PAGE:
WASHINGTON D.C., June 22, 2014 Even within a phylum so full of mean little creatures, the yellow-colored Ormia ochracea fly is distinguished among other arthropods for its cruelty -- at least to crickets. Native to the southeastern U.S. states and Central America, the fly is a most predatory sort of parasite. It swoops onto the back of a singing male cricket, deposits a smear of larvae, and leaves its wicked brood to invade, kill and consume the cricket from inside out.
None of this would be possible without the fly's ability to find a cricket -- the cornerstone of its parasitic lifestyle. The fly can pinpoint the location of a chirping cricket with remarkable accuracy because of its freakishly acute hearing, which relies upon a sophisticated sound processing mechanism that really sets it apart from all other known insects.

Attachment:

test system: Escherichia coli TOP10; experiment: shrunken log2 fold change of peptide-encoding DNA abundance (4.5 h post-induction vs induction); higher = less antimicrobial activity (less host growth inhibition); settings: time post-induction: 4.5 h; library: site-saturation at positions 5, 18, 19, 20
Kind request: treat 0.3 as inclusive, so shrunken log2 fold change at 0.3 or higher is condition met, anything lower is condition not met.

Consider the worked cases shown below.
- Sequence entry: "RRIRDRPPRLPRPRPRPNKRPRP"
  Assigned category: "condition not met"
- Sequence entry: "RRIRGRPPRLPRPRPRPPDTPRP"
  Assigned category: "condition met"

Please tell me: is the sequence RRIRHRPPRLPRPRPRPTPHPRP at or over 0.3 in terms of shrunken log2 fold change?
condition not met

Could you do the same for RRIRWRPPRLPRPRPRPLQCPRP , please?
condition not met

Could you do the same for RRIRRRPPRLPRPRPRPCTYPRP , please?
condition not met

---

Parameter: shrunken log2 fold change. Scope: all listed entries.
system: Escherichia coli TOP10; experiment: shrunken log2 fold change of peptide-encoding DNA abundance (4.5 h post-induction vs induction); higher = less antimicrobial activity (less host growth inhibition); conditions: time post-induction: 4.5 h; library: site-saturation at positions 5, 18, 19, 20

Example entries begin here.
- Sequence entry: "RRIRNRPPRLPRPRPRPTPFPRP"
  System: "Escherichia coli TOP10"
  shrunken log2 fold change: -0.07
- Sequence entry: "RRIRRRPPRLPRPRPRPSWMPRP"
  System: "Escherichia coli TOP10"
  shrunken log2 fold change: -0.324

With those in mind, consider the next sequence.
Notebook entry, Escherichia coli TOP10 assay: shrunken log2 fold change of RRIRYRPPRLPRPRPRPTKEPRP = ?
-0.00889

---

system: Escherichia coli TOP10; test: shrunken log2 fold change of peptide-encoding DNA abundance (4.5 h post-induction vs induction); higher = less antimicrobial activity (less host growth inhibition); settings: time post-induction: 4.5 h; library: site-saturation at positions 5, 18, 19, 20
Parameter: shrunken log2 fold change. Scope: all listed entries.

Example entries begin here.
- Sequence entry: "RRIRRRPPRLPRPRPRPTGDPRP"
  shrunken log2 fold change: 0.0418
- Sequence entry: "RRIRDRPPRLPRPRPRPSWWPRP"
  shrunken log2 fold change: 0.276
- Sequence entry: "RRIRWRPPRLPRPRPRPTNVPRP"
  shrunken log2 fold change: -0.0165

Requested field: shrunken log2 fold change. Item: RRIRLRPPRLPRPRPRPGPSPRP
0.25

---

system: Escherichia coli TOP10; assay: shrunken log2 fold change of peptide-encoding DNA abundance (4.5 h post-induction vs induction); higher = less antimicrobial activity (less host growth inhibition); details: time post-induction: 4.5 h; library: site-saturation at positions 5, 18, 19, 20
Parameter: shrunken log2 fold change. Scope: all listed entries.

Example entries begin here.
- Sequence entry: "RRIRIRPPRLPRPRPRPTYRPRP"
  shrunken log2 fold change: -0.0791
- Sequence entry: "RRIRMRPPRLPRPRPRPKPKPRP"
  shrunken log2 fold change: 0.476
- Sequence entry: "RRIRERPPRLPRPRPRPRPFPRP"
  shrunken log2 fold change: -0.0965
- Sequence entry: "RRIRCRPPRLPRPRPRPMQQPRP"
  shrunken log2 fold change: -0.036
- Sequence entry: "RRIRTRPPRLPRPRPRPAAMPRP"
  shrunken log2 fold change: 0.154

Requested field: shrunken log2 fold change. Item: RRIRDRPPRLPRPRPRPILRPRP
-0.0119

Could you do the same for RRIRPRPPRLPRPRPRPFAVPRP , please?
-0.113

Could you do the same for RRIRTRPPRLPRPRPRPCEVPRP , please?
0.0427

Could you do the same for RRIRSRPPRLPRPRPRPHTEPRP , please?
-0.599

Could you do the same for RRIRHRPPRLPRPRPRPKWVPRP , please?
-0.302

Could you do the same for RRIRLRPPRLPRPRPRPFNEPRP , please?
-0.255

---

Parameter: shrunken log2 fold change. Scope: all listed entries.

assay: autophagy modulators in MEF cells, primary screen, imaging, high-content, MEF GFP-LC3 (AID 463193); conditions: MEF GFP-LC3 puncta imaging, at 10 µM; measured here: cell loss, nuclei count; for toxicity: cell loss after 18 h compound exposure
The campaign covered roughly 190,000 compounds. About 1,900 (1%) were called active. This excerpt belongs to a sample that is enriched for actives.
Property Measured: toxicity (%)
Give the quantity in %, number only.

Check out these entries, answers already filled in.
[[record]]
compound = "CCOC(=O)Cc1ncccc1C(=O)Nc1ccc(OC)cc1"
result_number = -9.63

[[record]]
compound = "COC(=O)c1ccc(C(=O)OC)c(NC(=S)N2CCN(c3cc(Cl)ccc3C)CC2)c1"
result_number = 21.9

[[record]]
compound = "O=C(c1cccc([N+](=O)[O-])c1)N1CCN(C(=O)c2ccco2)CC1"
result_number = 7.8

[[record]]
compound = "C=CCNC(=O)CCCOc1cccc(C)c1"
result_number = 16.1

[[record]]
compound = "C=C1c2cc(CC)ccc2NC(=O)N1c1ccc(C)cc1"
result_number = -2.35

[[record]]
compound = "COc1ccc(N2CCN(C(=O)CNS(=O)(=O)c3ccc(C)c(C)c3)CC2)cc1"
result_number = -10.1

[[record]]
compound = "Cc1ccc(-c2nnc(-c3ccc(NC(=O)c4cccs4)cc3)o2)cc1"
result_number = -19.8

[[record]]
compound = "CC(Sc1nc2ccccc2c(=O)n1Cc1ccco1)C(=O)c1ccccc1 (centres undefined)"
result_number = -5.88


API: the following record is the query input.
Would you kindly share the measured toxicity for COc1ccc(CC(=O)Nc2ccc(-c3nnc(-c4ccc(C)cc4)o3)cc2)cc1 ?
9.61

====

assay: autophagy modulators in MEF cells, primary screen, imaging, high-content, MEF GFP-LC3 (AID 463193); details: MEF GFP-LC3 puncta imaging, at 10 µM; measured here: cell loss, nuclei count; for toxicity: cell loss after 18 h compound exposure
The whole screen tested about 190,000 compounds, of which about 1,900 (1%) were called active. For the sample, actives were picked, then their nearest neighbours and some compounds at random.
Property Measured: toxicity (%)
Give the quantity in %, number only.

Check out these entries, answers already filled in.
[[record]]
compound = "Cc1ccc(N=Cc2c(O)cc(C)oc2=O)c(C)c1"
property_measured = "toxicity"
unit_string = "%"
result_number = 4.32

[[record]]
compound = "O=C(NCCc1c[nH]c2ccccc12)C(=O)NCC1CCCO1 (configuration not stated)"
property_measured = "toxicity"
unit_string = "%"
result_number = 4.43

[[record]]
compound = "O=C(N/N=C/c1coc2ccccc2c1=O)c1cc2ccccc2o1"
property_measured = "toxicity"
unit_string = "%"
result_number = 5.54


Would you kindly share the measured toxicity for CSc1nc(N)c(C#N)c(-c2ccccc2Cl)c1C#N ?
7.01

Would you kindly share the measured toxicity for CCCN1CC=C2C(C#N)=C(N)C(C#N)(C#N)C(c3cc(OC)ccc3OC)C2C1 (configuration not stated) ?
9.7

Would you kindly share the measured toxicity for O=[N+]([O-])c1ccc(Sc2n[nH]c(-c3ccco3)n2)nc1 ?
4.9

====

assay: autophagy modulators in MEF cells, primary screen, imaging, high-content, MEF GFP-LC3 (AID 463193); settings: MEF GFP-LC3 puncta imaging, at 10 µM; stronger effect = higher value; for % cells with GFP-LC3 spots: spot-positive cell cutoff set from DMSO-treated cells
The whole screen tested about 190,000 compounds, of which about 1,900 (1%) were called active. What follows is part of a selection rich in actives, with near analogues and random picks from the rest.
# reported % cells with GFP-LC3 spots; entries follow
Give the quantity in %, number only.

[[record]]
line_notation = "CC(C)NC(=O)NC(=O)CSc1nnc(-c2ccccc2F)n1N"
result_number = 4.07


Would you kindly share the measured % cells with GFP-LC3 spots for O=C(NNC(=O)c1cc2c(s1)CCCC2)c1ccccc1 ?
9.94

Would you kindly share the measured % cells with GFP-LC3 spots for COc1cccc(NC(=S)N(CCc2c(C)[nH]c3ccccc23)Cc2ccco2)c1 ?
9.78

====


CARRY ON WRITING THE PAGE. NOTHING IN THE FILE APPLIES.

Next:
Now a team of researchers at the University of Texas Austin has developed a tiny prototype device that mimics the parasitic fly's hearing mechanism, which may be useful for a new generation of hypersensitive hearing aids. Described in the journal Applied Physics Letters, from AIP Publishing, the 2-millimeter-wide device uses piezoelectric materials, which turn mechanical strain into electric signals. The use of these materials means that the device requires very little power.
"Synthesizing the special mechanism with piezoelectric readout is a big step forward towards commercialization of the technology," said Neal Hall, an assistant professor in the Cockrell School of Engineering at UT Austin. "Minimizing power consumption is always an important consideration in hearing-aid device technology.
There are military and defense applications as well, and Hall's work was funded by the Defense Advanced Research Projects Agency (DARPA). In dark environments, for instance, where visual cues are not available, localizing events using sound may be critical.
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|Contact: Jason Socrates Bardi|
American Institute of Physics